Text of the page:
That windy night I was chopping tomatoes for the stew when a door slipped its latch and slammed. I jumped, looked up and I saw him sinking, startled, back into the old mud floor.
I stood there awhile as the wind died and the old house resettled into her ancient calm. Then I turned to my stove. I listened to boiling tomatoes waiting for a dash of oil to become more splutter than spatter, and I watched the floor, convinced that beneath it lay a tired man barely my age, yet a few centuries my elder. But I saw nothing to snag the eye; nothing to explain the distal creep of gooseflesh, or the eerie swell of head. Finally I began to turn away, and in that instant came the distinct voice, ‘My name is Left Behind.’
Well, in point of truth, it was not: his family name was Nabata, like mine, and his given name was Alim. He’d died four hundred years before, and his bones lay beneath my ancestral floor. It was not strange that he would turn up now, in my rooms: it had been his home as well. It was partly the smell of tomatoes, he said. His mother had a gifting with the grindstones. Back then, no one else could match her for style, for speed, and for the way her grindstones sang as she worked, that ‘gran-gran’ of baby stone tenderising tomatoes and peppers on mother stone was a song that sprang saliva to his mouth, the aural signal that in minutes the meal – and that, no ordinary meal too – would be ready for the eating.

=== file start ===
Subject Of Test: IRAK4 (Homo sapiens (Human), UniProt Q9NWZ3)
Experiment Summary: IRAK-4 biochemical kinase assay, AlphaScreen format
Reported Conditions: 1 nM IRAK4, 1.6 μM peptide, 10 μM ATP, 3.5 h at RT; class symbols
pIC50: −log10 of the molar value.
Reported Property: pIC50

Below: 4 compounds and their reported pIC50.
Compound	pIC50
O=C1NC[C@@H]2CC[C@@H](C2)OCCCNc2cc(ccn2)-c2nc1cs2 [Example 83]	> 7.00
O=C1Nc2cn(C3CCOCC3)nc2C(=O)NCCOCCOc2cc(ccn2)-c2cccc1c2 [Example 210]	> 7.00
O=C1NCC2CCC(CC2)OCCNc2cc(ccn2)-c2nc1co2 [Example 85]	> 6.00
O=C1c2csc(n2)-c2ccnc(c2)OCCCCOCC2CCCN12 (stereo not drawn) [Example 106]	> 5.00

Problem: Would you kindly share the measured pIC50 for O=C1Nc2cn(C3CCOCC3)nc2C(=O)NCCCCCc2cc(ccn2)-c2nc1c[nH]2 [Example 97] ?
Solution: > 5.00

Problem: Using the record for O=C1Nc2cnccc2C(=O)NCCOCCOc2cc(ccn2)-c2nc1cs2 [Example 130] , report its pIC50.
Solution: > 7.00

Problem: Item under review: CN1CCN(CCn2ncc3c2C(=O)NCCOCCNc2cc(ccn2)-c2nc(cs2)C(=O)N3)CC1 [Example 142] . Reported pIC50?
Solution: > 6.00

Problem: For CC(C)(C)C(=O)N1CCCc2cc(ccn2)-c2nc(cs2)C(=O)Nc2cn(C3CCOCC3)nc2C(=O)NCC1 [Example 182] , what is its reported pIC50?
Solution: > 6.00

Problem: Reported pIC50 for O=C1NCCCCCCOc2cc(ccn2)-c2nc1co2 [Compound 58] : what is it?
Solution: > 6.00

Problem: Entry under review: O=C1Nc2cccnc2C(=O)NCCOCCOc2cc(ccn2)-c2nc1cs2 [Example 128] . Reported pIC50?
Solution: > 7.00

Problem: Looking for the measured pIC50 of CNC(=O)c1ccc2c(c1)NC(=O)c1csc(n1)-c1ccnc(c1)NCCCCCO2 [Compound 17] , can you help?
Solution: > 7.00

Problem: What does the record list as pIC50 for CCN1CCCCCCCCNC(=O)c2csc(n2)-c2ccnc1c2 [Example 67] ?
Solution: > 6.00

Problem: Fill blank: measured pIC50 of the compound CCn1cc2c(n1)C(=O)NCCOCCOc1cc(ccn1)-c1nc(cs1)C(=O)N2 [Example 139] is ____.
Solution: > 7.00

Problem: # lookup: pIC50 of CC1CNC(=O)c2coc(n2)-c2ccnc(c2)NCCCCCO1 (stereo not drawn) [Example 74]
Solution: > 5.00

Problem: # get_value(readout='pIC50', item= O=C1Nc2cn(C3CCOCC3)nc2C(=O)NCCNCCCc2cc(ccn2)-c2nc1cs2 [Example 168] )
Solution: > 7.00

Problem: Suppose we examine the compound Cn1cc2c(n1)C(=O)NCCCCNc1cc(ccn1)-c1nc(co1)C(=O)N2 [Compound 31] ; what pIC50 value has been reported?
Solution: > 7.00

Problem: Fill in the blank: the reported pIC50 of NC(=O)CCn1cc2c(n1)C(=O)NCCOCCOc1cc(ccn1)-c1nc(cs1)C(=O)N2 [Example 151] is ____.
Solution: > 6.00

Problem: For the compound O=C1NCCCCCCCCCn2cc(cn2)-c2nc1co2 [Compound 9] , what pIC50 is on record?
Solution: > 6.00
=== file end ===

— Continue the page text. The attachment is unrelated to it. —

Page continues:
He’d had ten siblings, although four had died very young. His six remaining brothers had been abducted, one after the other, by slave raiders. Alim was the youngest, the last child left. When his last brother was snatched, his parents had raged all night. Alim had drifted off to sleep with the hubbub of their quarrelling in his ears, rocked by grief and by fears of his own, until he woke, on the sudden, at dawn.
They stood before him, two trembling mantles radiating night for light. Then his father sat behind him, hugging him, hard, with his stubbled chin sunk into his scalp, with the grind of teeth and throaty grunt. His mother sat beside him, baby grindstone in hand. The strange menace of their presence filled the room like a grey rage of bees. Close your eyes, she had whispered, harshly. He had obeyed because until then – and never since – he always had. Then she had shattered his knee with a single blow. He had screamed and fainted. They had scarified his face while he slept.
Months passed before he could stand, more months before he could limp, and a full year before he met his first raider in the capacity of a disfigured cripple. Twelve years later, he was still around to meet his sixth raider.
And to cripple his own children.
He lived twenty more years before he died, of a fishbone; and in all he met nine raiding parties. Yet, he always limped away from those encounters. Among that tribe of broken folk who never saw their kin again, he was Mister Broken Leg himself, for his mother was the village ace with a grindstone. He was ‘left behind’, alright, but his name was Alim Nabata. And every time a door slammed in his tomb he rose to see if a brother had found his way back home.
But I neither chopped nor cooked tomatoes in that house again.